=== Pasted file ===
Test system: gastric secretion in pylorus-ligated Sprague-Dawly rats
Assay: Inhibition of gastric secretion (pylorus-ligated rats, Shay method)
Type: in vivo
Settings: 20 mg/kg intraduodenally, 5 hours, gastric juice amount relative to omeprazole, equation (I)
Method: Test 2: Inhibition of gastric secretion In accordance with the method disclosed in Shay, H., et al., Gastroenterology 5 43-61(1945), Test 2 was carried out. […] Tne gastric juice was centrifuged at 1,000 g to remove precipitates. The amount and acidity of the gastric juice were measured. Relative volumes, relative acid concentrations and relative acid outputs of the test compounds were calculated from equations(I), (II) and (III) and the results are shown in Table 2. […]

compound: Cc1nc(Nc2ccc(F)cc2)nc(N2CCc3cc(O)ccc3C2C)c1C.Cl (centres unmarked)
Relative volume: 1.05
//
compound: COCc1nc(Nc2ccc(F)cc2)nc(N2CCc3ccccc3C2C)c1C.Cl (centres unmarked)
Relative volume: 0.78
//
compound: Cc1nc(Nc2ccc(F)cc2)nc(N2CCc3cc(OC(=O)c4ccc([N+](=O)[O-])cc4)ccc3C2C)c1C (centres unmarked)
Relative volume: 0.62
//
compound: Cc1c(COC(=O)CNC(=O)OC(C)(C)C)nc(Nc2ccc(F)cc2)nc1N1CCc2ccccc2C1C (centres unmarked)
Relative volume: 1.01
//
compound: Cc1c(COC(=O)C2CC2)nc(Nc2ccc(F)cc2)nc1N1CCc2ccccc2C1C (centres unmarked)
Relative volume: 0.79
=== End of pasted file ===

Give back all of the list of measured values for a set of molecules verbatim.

Test system: gastric secretion in pylorus-ligated Sprague-Dawly rats
Assay: Inhibition of gastric secretion (pylorus-ligated rats, Shay method)
Type: in vivo
Settings: 20 mg/kg intraduodenally, 5 hours, gastric juice amount relative to omeprazole, equation (I)
Method: Test 2: Inhibition of gastric secretion In accordance with the method disclosed in Shay, H., et al., Gastroenterology 5 43-61(1945), Test 2 was carried out. […] Tne gastric juice was centrifuged at 1,000 g to remove precipitates. The amount and acidity of the gastric juice were measured. Relative volumes, relative acid concentrations and relative acid outputs of the test compounds were calculated from equations(I), (II) and (III) and the results are shown in Table 2. […]

compound: Cc1nc(Nc2ccc(F)cc2)nc(N2CCc3cc(O)ccc3C2C)c1C.Cl (centres unmarked)
Relative volume: 1.05
//
compound: COCc1nc(Nc2ccc(F)cc2)nc(N2CCc3ccccc3C2C)c1C.Cl (centres unmarked)
Relative volume: 0.78
//
compound: Cc1nc(Nc2ccc(F)cc2)nc(N2CCc3cc(OC(=O)c4ccc([N+](=O)[O-])cc4)ccc3C2C)c1C (centres unmarked)
Relative volume: 0.62
//
compound: Cc1c(COC(=O)CNC(=O)OC(C)(C)C)nc(Nc2ccc(F)cc2)nc1N1CCc2ccccc2C1C (centres unmarked)
Relative volume: 1.01
//
compound: Cc1c(COC(=O)C2CC2)nc(Nc2ccc(F)cc2)nc1N1CCc2ccccc2C1C (centres unmarked)
Relative volume: 0.79